1. August 31 - September 2, 2011 - "Bringing Together Culture, Ecology and Governance to Support Sustainability". This gathering brought together knowledge-holders from diverse communities to discuss the cultural, social, ecological, and economic role of herring on the West Coast - from Alaska through BC to Washington. Participants included both those based in local and traditional knowledge and those based in western science. This combination provided a regional perspective on herring history, science, management and cultural context that has not yet been compiled in a single place. To view the resource materials from this workshop click here.
2. September 4, 2012 - "Where Are We? Where Do We Go From Here?". Participants at this gathering reviewed findings of the 2012 fieldwork and discussed plans for ongoing research. To view the resource materials from this workshop click here.
3. February 5, 2013 - "Symposium on Advancing Ecosystem-Based Management of Low-Trophic Level Fisheries in British Columbia. International experts Drs. Ellen Pikitch and Tim Essington shared their research on ecosystem-based approaches to fisheries management using case studies to demonstrate how scientific guidance can be used to implement ecosystem-based approaches for forage fisheries. Invited researchers, resource managers, industry representatives, stewardship groups and First nations then discussed the potential for ecosystem-based measures for herring fisheries in BC. To view the resource materials from this gathering, click here.
Video: Herring an Important Fish
Some of the Herring Schoolers (by areas of specialty/contribution):
Policy, co-management, governance:
- Murray Rutherford, Professor, School of Resource and Environmental Management, SFU,
- Martin Robards (Former Post-doc, SFU),
- Jennifer Silver, Professor, Department of Geography, University of Guelph
Ancient and modern DNA:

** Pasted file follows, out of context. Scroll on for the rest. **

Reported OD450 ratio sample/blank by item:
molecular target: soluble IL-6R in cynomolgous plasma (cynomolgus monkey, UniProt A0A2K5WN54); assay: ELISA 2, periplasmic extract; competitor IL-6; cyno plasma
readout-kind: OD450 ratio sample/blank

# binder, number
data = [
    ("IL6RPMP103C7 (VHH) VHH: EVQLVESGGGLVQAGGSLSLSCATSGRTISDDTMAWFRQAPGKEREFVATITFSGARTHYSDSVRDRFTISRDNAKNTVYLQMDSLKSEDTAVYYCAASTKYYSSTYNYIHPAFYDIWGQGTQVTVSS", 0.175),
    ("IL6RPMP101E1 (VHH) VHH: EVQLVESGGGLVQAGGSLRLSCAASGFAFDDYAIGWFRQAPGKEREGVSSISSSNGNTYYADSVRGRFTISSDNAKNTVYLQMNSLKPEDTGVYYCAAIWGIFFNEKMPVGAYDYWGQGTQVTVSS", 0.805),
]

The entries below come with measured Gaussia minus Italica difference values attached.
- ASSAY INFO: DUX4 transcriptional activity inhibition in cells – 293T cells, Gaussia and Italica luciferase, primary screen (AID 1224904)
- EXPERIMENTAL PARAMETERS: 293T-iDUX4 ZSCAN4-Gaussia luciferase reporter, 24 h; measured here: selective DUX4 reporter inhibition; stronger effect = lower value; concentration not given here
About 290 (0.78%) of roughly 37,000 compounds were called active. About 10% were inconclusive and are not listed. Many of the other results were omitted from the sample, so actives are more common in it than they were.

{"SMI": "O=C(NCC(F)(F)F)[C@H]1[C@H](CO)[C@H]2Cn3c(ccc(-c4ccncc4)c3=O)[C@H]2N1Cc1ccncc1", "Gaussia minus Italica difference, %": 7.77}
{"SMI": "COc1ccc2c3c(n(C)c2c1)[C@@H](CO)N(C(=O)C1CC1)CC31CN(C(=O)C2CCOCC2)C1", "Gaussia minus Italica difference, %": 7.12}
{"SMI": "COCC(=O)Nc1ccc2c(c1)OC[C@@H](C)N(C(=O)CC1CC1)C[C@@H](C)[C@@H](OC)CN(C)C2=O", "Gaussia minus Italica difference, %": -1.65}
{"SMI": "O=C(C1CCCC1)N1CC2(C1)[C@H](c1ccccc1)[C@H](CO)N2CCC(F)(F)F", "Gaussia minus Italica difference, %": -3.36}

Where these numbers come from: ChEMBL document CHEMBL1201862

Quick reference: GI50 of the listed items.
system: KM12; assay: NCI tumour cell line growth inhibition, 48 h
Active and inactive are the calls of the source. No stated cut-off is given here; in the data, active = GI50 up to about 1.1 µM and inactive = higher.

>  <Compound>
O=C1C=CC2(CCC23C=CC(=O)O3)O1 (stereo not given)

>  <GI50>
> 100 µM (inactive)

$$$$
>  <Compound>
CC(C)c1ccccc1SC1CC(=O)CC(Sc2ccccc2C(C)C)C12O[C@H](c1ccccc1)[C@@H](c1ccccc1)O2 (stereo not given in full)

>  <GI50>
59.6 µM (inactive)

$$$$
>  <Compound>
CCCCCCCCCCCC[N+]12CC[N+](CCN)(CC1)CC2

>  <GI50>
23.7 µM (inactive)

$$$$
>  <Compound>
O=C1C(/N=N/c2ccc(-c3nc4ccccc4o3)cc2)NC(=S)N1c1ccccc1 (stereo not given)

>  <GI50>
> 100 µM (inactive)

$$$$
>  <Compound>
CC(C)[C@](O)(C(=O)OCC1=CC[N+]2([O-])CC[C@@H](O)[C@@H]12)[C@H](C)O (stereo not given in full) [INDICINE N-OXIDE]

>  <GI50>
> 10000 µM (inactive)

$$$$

- Dongya Yang, Department of Archeology, Simon Fraser University;
- Lorenz Hauser, Associate Professor, Aquatic and Fishery Sciences, University of Washington;
- Camilla Speller, Post Doctoral Fellow, University of Calgary;
- Melissa Roth, MA student, Department of Archeaology, SFU)
- Ken Lertzman, Professor, School of Resource and Environmental Management, SFU;
- Anne Salomon Professor, School of Resource and Environmental Management, SFU;
- Margot Hessing-Lewis, Post Doctoral Fellow, School of Resource and Enviornmental Management, SFU
- Britt Keeling (MA student, SFU);
- Anna Gerrard (MA student, SFU);
- Gary Vigers (independent),
- Ross Wilson (Bella Bella)
- Dana Lepofsky, Professor, Department of Archeaology, SFU;
- Jennifer Carpenter, Director, Heiltsuk Tribal Council, Bella Bella;
- Alisha Gauvreau, MA student, Department of Archeaology SFU;
- Iain McKechnie, PhD student, Department of Archeaology, UBC;
- Aubrey Cannon, Professor, Department of Anthropology, McMaster University;
- Madonna Moss, Professor, Department of Archeology, University of Orgon;
- Nancy Turner, Professor, School of Environmental Studies, University of Victoria;
- Tom Thornton, Director of MSc Environmental Change and Management, Oxford University
- Mark Wunsch, independent videographer;
- Barb Winter, Museum of Anthropology, SFU;
- Larry Jorgenson, Executive Director, Qqs Projects Society, Bella, Bella